Ableism, the Great Barrington Declaration, and the B.C. NDP government's response to COVID-19

The province lifted almost all mask mandates on the second anniversary of the World Health Organization's declaration that COVID-19 is a pandemic

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      I was reminded of the Great Barrington Declaration when reviewing the latest announcement from the B.C. government on mask mandates.

      The provincial health officer, Dr. Bonnie Henry, and Health Minister Adrian Dix avoided the politically loaded phrase "focused protection", which was at the core of this controversial 2020 statement.

      But the B.C. government's decision to eliminate indoor mask mandates effective today in most circumstances—including on public transit and B.C. Ferries—sure looks like focused protection.

      Masks will also no longer be required in K-12 schools when students return after spring break.

      The Great Barrington Declaration was written by three academics—Oxford University epidemiologist Sunetra Gupta, Stanford University professor of medicine Jay Bhattacharya, and then Harvard Medical School biostatistician Martin Kulldorff.

      Drafted at the free-market-oriented American Institute for Economic Research, it argued that people at much lower risk of dying from COVID-19 should be allowed to return to their normal lives. The authors maintained that this would promote "herd immunity" in the population. Plus, it would yield economic benefits, according to its supporters.

      Essentially, it was a let 'er rip approach, prompting intense criticism from those who felt it was unethical to put those at higher risk of COVID-19 complications in greater jeopardy. 

      Many health experts viewed the Great Barrington Declaration as ableist—i.e., discriminatory against those with cancer, asthma, diabetes, multiple sclerosis, heart disease, and other medical conditions, as well as those who were born premature and older people.

      University of Toronto health researcher Colin Furness showed this slide in a January webinar with Protect Our Province B.C.

      Critics also noted that the Great Barrington Declaration did not acknowledge the reality of long COVID. In these cases, people demonstrate symptoms long after they were infected.

      Henry and Dix emphasized that people were free to continue wearing masks if they wanted to do this. That message is being advanced by other provincial governments as well. But it has not gone down well with supporters of mandatory masks in indoor public spaces.

      In 2021, former Harvard University epidemiologist Eric Feigl-Ding described public-health officials as "Great Barrington–adjacent" and "pro-infection" when they say there's no need to mask kids. This week, Feigl-Ding tweeted on the value of keeping kids masked in school.

      Feigl-Ding has previously condemned B.C. public-health officials' reluctance to acknowledge the degree to which COVID-19 is spread through the air, particularly in indoor spaces.

      That's also a key concern of two B.C. groups, Protect Our Province B.C. and Safe Schools Coalition B.C., which have been calling for HEPA filters in classrooms.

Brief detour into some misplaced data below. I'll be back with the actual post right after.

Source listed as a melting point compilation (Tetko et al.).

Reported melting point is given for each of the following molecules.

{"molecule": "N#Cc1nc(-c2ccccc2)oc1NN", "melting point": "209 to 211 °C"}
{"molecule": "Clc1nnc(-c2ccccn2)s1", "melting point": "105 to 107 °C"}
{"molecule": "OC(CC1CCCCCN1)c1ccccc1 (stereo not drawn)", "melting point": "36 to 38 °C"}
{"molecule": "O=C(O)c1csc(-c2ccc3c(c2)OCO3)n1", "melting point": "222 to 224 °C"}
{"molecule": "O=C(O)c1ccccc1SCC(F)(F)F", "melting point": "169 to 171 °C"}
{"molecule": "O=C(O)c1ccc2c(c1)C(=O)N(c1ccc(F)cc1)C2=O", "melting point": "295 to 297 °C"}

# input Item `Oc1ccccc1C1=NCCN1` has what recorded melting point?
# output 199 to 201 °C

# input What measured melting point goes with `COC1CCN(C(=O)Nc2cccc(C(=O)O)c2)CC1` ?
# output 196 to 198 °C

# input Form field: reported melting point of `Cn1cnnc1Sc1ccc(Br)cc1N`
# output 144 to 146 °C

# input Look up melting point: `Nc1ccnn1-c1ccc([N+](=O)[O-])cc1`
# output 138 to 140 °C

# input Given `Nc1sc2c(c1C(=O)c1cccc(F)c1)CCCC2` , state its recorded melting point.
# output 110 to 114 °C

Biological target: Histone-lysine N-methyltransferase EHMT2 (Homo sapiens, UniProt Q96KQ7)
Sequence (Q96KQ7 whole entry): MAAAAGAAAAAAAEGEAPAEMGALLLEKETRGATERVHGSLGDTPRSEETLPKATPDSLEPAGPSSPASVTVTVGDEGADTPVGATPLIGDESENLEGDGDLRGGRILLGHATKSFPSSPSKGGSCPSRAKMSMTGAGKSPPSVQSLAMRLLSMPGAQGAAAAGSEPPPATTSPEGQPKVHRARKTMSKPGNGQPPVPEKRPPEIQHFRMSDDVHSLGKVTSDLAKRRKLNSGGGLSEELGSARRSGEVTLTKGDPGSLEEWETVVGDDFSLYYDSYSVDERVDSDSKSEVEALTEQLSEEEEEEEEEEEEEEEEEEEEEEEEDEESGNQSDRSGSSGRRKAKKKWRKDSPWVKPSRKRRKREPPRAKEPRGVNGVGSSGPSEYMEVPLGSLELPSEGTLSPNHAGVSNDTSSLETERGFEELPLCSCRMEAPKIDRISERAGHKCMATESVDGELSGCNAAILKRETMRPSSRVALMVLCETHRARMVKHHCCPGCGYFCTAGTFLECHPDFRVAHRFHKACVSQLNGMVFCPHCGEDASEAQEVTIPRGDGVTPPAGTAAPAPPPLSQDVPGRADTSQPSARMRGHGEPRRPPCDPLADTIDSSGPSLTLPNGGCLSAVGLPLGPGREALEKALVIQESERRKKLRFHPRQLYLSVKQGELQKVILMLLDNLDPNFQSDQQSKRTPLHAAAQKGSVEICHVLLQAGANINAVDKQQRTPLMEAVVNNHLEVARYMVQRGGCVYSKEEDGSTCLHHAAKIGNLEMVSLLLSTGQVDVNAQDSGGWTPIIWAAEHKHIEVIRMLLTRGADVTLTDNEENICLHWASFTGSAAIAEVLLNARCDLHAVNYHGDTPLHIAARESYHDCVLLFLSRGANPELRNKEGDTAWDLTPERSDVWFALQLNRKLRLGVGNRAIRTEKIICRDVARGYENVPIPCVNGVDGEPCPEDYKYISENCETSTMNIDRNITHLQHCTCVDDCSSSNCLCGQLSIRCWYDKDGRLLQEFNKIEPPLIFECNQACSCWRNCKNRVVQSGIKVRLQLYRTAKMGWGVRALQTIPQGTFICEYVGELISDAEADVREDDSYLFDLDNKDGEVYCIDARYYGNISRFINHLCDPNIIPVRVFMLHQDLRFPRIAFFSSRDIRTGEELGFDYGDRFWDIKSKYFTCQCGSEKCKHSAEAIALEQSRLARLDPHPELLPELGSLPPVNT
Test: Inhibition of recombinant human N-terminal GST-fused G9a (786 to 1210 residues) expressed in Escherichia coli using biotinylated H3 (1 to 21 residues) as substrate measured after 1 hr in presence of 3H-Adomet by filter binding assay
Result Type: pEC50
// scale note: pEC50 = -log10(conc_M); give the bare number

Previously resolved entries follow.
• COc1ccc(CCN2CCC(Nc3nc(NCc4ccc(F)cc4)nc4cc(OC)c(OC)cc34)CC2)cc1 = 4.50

Aerosol scientists, such as Prof. Jose-Luis Jimenez at the University of Colorado Boulder, have made similar arguments. In a recent webinar hosted by Protect Our Province B.C., he cited five myths and facts about aerosols that are still being debated by B.C. public-health officers.

      Prof. Jose-Luis Jimenez showed this slide in a recent webinar with Protect Our Province B.C.

      He pointed out that aerosols can be up to 100 microns in size. The COVID-19 virus essentially hitchhikes on exhaled aerosols larger than 0.1 microns and travels around a room, much like cigarette smoke. (A micron [μm] is equal to 0.001 millimetres and is used to measure the thickness or diameter of microscopic objects.)

      If you want to get rid of cigarette smoke, you open windows and filter the air. And that's what needs to be done to reduce the risk of indoor COVID-19 transmission, according to aerosol scientists, in addition to wearing properly fitting respirators like N95s or C99s.

      This was another of the slides shown by Prof. Jimenez.

      COVID-19 is more than a respiratory disease

      Public-health officials, including Henry, have cited respiratory infections such as influenza when referring to government responses to COVID-19. But some medical experts, such as University of Toronto researcher Colin Furness, say this is a false analogy, because COVID-19 has more in common with diseases like polio than the flu.

      They draw this conclusion because they see COVID-19 as an illness that presents first as a respiratory infection. But in a fair number of cases, it manifests as a vascular disease, leading  to organ failure, blood clots, heart attacks, and neurological problems ranging from strokes to dementia to neuromuscular disorders.

      Henry and Dix decided to lift the mask mandate—describing this as a "balanced plan"—on the second anniversary of the World Health Organization's declaration that COVID-19 is a pandemic.

      Some British Columbians reacted with tremendous alarm. Below, you can read some of their comments now being passed around over social media.